ABU DHABI // GCC countries could receive training on countering nuclear terrorism from the world’s largest international police organisation next year.
Interpol launched its Chemical, Biological, Radiological, Nuclear and Explosives Terrorism Prevention programme in the Middle East last June to ensure tighter controls of radioactive materials.
Lebanon, Jordan and Iraq were the first countries to receive the training.
“We have concerns of the security of radioactive sources,” said Alan King, the programme’s radiological and nuclear coordinator at Interpol. “If they fall into the hands of criminal activity, criminal or terrorist use is a concern and if you don’t have the top level support, it won’t work.”
If stolen, experts fear radioactive materials could be spread in a malevolent way.
“There’s a real threat to the vulnerability around it,” Mr King said. “Nuclear material is very tightly controlled but radioactive material isn’t and that’s something the International Atomic Energy Agency and Interpol are jointly trying to improve.”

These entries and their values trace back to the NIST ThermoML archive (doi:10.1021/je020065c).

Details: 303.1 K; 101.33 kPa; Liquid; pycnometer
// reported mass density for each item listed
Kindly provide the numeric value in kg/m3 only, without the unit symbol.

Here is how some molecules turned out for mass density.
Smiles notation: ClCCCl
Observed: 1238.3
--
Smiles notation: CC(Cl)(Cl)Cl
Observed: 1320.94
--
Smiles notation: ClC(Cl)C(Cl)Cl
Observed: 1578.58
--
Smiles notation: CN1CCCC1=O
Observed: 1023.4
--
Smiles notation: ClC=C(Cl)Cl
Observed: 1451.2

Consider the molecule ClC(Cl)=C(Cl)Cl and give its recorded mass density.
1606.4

Twelve countries from Southeast Asia, including Vietnam, Brunei and Singapore, will receive the training next month.
“Our big concern is, because it’s vulnerable, we need to raise awareness within the local and senior law enforcement that this vulnerability exists and to understand what they need to do to tighten the security mechanism,” he said. “It makes security much better and it will hopefully prevent the illicit use of these materials by criminals or terrorists.”
Interpol, which includes 190 countries, is targeting four regions next year, one of which could be the Gulf.
“It’s conventional policing, including border security, customs, public health, scientific regulators and government level,” Mr King said. “The programme is interactive to raise awareness and develop capabilities while building their own mutual support cooperation programmes within a region.”